At t = 0 bullet A is fired vertically with an initial (muzzle) velocity of 450 m/s.When t = 3 s bullet B is fired upward with a muzzle velocity of 600 m/s. Determine the time t, after A is fired, as to when bullet B passes bullet A. At what altitude does this occur?
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Let us write two separate kinematics equations for bullet A and bullet B. We will use the following equation:
(Where s is final displacement, s_0 is initial displacement, v_0 is initial velocity, t is time, and a is constant acceleration)
Remember that our acceleration is -9.81 m/s^2 since that’s the acceleration due to gravity. It’s negative because we are assuming the upward direction to be positive. Substitute the values we know:
(Remember that bullet B is fired 3 seconds after bullet A. Since our initial time reference is with respect to bullet A, bullet B is 3 seconds later. Also note that both bullet A and B are fired from the same height, which we will consider to be our origin, thus s_0=0 m.)
To figure out when the bullets pass each other, we must note that at that point, the height of bullet A must equal the height of bullet B. Thus, we can equal eq.1 to eq.2:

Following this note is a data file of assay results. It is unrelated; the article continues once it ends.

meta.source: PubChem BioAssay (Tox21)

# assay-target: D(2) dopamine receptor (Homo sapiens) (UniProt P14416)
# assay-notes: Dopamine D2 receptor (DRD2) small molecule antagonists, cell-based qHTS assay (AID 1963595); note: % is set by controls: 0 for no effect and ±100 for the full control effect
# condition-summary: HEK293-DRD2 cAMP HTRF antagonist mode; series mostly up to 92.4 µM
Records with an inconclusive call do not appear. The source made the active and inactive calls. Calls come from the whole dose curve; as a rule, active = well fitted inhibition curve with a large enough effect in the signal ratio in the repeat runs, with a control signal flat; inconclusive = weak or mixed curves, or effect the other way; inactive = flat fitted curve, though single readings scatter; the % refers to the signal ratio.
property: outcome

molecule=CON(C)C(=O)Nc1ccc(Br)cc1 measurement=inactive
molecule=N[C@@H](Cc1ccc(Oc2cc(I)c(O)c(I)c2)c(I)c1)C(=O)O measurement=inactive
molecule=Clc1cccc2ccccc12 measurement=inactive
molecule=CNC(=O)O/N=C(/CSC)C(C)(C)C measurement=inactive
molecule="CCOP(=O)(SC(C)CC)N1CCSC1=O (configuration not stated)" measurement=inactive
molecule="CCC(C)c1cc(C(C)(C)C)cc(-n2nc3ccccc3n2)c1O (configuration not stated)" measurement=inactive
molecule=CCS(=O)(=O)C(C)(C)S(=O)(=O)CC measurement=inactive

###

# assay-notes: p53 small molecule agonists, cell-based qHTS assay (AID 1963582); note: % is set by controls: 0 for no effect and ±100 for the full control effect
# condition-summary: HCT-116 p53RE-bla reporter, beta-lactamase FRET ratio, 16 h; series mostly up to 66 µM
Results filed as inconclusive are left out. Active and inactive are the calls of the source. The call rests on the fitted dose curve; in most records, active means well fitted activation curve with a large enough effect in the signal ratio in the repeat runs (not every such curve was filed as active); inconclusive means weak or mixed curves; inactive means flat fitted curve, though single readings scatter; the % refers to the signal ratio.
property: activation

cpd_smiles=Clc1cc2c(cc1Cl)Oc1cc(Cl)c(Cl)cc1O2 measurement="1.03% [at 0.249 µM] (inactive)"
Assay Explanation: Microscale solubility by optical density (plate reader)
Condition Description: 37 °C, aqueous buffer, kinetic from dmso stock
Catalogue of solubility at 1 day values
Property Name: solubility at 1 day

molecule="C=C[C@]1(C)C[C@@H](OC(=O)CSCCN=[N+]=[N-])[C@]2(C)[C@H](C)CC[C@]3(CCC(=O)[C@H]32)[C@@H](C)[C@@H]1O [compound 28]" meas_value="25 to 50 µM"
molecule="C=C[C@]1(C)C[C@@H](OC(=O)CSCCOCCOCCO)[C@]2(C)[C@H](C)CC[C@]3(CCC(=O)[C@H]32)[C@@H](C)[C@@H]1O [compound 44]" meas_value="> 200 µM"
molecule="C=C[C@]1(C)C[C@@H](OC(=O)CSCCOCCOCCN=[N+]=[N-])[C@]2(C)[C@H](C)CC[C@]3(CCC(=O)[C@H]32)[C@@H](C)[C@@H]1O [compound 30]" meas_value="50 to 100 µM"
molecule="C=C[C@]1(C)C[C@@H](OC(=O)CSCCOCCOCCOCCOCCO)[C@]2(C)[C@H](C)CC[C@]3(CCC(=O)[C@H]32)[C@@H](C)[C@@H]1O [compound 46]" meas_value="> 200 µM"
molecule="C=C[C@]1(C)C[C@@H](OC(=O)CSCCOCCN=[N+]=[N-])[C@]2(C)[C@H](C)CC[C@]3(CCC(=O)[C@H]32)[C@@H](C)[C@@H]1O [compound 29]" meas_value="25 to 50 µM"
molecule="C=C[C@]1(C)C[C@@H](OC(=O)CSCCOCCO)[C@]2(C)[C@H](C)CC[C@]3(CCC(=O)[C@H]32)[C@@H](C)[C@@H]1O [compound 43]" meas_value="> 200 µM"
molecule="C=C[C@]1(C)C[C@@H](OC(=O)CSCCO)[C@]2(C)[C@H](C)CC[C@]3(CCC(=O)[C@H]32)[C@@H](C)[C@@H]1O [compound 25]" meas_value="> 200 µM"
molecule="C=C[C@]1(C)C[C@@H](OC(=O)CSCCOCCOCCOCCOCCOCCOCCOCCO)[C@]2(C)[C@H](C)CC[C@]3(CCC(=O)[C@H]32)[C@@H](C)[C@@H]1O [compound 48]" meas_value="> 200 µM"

Solving for t yields:
The height at which the bullets are equal can be found by substituting the value of t we found to either eq.1 or eq.2. They will both yield the same answer.
Glad it helped 🙂
Could we have said that bullet A went before and made it t+3 for bullet A
So 600t – 4.9t^2 = 450(t+3) -4.9(t+3)^2
We’d get t as 7.575 which is 3 seconds less, if someone could please explain why we add 3 second to that to get it to 10.757
Bullet B is fired 3 seconds after bullet A. Since our initial time reference is with respect to bullet A, bullet B is 3 seconds later. It’s all a matter of what your initial frame of reference is. Please see: https://www.youtube.com/watch?v=FsGBUM5o2-k thanks!